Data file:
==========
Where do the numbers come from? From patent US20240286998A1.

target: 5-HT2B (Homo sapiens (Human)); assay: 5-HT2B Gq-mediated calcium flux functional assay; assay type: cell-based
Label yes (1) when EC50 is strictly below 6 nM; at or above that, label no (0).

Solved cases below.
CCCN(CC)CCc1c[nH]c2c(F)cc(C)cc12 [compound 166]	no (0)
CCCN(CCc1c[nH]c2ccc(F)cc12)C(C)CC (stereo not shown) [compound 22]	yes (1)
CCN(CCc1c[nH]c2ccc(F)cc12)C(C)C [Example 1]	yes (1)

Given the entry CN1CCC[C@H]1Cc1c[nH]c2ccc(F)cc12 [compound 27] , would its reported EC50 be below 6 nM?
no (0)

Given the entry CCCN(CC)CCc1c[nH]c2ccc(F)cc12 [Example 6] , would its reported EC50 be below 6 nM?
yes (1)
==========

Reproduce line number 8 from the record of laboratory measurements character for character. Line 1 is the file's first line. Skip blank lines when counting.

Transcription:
Given the entry CN1CCC[C@H]1Cc1c[nH]c2ccc(F)cc12 [compound 27] , would its reported EC50 be below 6 nM?